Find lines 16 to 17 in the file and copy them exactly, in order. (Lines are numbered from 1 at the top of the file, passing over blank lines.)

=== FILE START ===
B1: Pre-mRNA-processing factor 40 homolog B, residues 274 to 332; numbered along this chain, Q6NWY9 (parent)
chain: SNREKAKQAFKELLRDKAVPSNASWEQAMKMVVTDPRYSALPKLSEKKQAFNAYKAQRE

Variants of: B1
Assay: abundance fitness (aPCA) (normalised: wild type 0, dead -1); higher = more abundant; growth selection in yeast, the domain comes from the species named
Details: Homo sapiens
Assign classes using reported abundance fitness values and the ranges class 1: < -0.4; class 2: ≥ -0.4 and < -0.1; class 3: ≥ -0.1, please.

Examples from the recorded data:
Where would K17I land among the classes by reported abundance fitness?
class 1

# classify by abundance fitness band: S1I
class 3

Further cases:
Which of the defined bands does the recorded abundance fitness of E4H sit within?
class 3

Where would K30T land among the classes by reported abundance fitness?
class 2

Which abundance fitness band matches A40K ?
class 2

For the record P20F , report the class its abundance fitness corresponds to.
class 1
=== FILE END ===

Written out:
class 2

Which abundance fitness band matches A40K ?